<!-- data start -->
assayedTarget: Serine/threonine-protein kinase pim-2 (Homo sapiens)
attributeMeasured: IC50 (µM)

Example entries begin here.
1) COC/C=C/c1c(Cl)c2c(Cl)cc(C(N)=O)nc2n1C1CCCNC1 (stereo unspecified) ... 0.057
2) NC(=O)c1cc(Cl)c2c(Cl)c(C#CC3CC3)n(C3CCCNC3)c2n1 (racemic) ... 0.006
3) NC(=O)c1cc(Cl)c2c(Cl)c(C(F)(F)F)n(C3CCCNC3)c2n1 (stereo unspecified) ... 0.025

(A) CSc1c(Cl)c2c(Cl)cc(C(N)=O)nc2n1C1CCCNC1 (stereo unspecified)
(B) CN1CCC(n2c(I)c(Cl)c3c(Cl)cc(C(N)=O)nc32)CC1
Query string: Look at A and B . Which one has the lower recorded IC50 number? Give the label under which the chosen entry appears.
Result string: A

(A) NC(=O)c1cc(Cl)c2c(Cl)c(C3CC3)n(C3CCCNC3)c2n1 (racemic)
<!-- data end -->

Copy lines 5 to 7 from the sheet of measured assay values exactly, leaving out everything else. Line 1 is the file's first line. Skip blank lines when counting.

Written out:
2) NC(=O)c1cc(Cl)c2c(Cl)c(C#CC3CC3)n(C3CCCNC3)c2n1 (racemic) ... 0.006
3) NC(=O)c1cc(Cl)c2c(Cl)c(C(F)(F)F)n(C3CCCNC3)c2n1 (stereo unspecified) ... 0.025

(A) CSc1c(Cl)c2c(Cl)cc(C(N)=O)nc2n1C1CCCNC1 (stereo unspecified)